You know - Readin', Ritin', and 'Rithmatic? After all, it worked for decades here in the USA!

How 'bout teaching the three outcomes? (0)

Anonymous Coward | more than 9 years ago | (#13347161)

"You know - Readin', Ritin', and 'Rithmatic? After all, it worked for decades here in the USA!"

Yeah! And look at how well we turned out.

Re:How 'bout teaching the three outcomes? (1)

JLEGERE (321312) | more than 9 years ago | (#13347343)

'Readin, 'Writin, 'Rithmatic...

You forgot 'Ritalin...

Re:How 'bout teaching the three "R"s? (1)

Bimo_Dude (178966) | more than 9 years ago | (#13347201)

Yep... and now we have 'Raq.

Re:How 'bout teaching the three "R"s? (1)

FidelCatsro (861135) | more than 9 years ago | (#13347310)

Which is apt because the three R's should really be W.A.R (well RWA) .

Re:How 'bout teaching the three "R"s? (0)

Anonymous Coward | more than 9 years ago | (#13347239)

No wonder US americans can't spell!

Calling Captain Obvious (5, Insightful)

WormholeFiend (674934) | more than 9 years ago | (#13347093)

If it's work, it won't bring the same satisfaction as playing a game for pleasure.

Re:Calling Captain Obvious (3, Insightful)

bedroll (806612) | more than 9 years ago | (#13347279)

Exactly.

As an example I'll use my nephew. When he was 5 years old my brother-in-law bought a new computer, after two years of me pleading that he accept that his Packard Bell Pentium 133 wasn't up to playing 99% of available video games. When he did this we almost immediately bought my nephew several K-3 educational video games. At first he really liked them and was excited to play them, until someone gave him their old playstation. Now you can't pull him away from your standard lot of sports and kids games. These games do little to teach more than hand-eye coordination. They are more fun, though, so he'll stick to them.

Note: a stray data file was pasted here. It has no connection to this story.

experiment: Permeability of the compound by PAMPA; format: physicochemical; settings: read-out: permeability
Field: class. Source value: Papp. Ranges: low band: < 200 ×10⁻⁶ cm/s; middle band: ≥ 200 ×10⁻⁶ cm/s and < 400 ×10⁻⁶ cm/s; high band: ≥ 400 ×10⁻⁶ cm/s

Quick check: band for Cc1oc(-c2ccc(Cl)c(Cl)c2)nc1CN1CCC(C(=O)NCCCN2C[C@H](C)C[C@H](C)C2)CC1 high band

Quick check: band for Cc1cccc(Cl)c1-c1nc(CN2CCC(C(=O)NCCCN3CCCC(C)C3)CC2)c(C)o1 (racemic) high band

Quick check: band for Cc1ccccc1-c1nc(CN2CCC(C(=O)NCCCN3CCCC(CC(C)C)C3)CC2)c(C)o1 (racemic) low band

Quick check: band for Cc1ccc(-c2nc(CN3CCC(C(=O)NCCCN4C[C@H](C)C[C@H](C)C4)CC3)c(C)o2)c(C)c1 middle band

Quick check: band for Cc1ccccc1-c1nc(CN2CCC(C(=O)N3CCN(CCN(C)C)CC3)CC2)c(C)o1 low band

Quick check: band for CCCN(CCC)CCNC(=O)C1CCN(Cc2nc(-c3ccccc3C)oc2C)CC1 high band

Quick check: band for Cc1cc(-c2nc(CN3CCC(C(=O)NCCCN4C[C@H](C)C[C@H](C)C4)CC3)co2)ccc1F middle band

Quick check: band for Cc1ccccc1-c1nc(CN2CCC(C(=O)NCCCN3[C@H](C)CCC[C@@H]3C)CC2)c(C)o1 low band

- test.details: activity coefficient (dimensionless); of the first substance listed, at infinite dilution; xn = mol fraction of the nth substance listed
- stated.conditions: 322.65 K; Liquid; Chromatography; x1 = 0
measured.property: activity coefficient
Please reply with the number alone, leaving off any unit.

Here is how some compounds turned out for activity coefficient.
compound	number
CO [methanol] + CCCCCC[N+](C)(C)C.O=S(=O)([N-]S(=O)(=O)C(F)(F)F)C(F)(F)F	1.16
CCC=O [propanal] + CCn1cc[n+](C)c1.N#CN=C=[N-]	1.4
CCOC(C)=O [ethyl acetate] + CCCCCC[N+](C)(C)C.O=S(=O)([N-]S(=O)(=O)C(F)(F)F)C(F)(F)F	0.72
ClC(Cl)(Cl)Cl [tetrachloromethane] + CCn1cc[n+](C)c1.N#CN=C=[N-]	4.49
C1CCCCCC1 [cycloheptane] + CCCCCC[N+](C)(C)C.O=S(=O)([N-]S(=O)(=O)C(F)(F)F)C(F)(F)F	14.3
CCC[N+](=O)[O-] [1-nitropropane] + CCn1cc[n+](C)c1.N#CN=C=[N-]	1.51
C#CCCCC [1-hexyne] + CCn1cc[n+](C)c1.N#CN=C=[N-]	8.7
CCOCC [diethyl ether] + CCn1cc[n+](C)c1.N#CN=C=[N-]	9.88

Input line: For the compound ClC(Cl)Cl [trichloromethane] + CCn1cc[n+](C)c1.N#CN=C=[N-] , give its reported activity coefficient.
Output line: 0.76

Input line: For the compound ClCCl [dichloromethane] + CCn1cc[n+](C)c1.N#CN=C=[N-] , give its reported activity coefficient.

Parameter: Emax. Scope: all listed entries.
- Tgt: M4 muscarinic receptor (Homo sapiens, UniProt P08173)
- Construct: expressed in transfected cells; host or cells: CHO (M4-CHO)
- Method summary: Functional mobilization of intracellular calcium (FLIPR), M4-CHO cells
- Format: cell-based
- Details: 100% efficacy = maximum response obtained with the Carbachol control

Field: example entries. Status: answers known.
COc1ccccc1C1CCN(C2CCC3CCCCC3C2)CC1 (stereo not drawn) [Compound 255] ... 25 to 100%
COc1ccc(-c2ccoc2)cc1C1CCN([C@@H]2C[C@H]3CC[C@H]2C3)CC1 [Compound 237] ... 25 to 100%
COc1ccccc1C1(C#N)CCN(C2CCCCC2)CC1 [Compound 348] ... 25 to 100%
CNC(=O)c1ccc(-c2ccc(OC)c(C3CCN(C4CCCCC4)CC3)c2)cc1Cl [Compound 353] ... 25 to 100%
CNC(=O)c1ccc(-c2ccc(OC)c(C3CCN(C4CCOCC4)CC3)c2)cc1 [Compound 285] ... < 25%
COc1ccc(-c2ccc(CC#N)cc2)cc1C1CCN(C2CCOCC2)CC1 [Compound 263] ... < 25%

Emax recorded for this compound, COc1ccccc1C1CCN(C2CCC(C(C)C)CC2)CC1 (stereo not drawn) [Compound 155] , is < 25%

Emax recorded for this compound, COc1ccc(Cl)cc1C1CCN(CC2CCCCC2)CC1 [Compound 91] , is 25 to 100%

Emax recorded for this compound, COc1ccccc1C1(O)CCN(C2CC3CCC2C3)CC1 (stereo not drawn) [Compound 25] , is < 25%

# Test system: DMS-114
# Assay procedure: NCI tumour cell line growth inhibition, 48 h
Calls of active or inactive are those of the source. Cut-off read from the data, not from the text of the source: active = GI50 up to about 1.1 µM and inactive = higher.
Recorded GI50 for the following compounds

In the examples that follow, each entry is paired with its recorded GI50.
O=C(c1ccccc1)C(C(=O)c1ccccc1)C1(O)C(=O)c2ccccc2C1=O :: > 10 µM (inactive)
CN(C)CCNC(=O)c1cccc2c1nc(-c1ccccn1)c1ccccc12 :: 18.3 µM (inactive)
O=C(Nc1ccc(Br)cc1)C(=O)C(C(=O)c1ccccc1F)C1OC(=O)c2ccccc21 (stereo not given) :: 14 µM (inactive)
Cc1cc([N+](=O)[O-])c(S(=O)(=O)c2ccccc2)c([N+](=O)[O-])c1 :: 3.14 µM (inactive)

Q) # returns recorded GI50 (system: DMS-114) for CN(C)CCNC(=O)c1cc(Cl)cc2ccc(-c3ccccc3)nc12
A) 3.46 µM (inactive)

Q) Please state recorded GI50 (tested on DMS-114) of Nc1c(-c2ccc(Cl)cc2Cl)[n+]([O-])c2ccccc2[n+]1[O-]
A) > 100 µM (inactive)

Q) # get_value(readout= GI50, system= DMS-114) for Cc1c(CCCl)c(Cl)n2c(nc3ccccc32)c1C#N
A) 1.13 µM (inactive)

Ouija Board (5, Funny)

captnjameskirk (599714) | more than 9 years ago | (#13347096)

And in related news, the TEA are consulting Ouija Boards to determine the next Social Studies curriculum.

All your homework are belong to us. (5, Funny)

jwriney (16598) | more than 9 years ago | (#13347102)

Your Homework is Play Video Games

Apparently someone skipped their English homework.

--riney

MOD PARENT UP PLEASE (0)

Anonymous Coward | more than 9 years ago | (#13347149)